RETIRED head of the public service Reginald Dumas believes Tobago, over the years, has not been doing a very good job of coming up with the kinds of data, plans, statistics and proposals that are necessary for the proper socio-economic development of the island.
Asked about his expectations, for Tobago, in the October 7 national budget, Dumas painted a dismal picture of the island's performance in several key areas, including the perceived lack of accountability within the Tobago House of Assembly (THA).
He said he has not seen anything to suggest the island is on a progressive path.
"The issue starts in Tobago because the Auditor General has not been able to accept any of the audits put forward to him, which leads to another problem because you start asking, 'How is the money being spent?'
"If the Auditor General qualifies the accounts every time he is presented with them, then that does not say a great deal for Tobago."
Dumas wondered about the extent to which budgets presented by the THA influence the national fiscal package.
He claimed Finance Secretary Joel Jack trumps up figures which have been disputed by economist Dr Vanus James.
"But if the figures are not accurate, then what is the Minister of Finance (Colm Imbert) to do?" Dumas asked.
"I don't know on what basis these budget statements by the THA are being done and what relevance they have in reality. I don't know about the quality of the statistics that they use."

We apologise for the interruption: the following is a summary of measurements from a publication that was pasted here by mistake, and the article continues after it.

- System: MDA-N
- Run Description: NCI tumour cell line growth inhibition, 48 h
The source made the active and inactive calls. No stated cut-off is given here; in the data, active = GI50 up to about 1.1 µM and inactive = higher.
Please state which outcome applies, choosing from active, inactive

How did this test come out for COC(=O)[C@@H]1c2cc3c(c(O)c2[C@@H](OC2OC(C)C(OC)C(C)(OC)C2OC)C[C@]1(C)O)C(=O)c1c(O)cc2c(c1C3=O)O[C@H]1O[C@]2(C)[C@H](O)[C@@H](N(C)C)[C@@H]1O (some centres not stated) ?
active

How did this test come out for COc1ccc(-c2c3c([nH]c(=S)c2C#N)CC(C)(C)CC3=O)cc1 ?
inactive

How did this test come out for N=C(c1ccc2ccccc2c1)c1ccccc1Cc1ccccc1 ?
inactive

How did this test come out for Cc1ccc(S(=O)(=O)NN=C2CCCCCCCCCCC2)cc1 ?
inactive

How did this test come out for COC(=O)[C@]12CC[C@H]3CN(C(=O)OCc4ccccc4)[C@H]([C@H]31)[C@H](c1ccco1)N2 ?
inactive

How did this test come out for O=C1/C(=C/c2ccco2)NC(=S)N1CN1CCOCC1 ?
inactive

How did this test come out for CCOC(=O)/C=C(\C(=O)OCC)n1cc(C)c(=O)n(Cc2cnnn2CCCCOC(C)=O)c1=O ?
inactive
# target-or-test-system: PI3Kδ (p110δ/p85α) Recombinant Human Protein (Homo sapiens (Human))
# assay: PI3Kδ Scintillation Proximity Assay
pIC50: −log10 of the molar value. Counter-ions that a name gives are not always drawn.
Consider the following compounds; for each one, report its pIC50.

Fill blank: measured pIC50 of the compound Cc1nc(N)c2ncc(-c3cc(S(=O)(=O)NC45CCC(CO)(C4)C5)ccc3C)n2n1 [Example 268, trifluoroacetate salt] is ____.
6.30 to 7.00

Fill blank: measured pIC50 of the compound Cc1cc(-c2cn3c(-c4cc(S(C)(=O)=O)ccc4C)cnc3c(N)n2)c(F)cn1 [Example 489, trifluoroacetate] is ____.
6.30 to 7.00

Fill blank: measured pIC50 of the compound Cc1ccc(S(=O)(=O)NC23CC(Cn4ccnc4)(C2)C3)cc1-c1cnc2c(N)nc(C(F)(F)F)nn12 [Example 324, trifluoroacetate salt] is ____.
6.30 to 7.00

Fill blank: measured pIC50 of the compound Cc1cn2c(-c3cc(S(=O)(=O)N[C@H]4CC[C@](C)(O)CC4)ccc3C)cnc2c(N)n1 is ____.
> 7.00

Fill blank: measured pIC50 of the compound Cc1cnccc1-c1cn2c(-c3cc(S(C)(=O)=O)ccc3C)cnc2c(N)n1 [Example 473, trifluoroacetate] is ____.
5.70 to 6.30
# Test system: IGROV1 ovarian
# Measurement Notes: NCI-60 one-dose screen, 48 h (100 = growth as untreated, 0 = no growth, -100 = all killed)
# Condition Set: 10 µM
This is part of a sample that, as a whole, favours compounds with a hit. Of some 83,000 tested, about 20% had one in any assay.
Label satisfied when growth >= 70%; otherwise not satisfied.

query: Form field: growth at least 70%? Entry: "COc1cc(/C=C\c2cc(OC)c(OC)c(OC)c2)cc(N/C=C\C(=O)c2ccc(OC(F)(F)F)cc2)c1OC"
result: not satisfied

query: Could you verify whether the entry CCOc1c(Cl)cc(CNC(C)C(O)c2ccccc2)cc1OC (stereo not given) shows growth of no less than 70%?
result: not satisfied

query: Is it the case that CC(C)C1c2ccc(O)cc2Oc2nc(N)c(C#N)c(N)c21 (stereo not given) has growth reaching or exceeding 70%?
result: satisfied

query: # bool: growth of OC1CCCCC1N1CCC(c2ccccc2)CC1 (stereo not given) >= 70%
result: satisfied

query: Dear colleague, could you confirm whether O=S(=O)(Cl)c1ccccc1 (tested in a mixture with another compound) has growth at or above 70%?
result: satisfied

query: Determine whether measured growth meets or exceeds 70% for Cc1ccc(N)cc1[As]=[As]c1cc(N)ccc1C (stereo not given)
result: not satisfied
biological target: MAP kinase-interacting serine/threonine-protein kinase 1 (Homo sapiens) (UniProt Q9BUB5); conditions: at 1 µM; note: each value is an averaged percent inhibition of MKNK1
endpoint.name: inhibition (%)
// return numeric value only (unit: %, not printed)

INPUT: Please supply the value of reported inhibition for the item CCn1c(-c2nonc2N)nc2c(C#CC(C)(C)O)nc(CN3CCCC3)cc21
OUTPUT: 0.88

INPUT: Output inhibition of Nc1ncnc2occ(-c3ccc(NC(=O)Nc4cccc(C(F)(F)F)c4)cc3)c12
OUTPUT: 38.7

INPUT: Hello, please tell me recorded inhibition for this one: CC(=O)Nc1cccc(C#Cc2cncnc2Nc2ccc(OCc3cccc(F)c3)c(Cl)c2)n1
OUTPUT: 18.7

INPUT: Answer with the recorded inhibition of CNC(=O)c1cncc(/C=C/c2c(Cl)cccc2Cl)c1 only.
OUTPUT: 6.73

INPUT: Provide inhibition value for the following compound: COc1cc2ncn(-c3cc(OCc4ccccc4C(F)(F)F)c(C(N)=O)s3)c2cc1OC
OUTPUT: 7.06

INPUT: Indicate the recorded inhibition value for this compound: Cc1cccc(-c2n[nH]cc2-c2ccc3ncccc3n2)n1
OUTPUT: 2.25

He added: "There are a number of questions that have to be answered at the Tobago end before we start looking at what the Minister of Finance has to say because the minister, presumably, will go to a large extent on the basis of what he is presented with. And if he is presented with things that are not accurate, then we have a problem."
Dumas believes there is no serious consultation in communities between the THA and the people regarding plans, complaints, ideas and proposals "to try to pull everything together.
"I have not seen that."
He also said he is yet to get a clear sense about what is being done to improve the Tobago economy.
"I am not going to point fingers at the Minister of Finance. I am going to ask rather, 'What plans does the THA have for the economy of Tobago?' And, if any, I don't know what they are.
"Also, what are the plans for industry, if any? What are the plans for agriculture, education? What are you educating people for?"
Saying he is eagerly anticipating next month's budget presentation, Dumas noted Tobago has no manufacturing sector of which it can boast.
And travellers, he observed, continue to experience difficulties on the sea bridge.
"I went a week ago to get a ferry ticket to go to Trinidad and I was told I could go but my car couldn't go. So, what was the point? the idea is that you want to bring back things.
"The ferry service does not seem to be functioning yet as it should so that affects adversely the situation here because people have to go to Trinidad to buy their goods to bring back."
In last year's budget, Tobago received $2.229 billion. Of the sum, $1.979 billion was allocated for recurrent expenditure, $231.63 million for capital expenditure and $18 million for the Unemployment Relief Programme. The allocation to the Assembly represented 4.03 per cent of the national budget.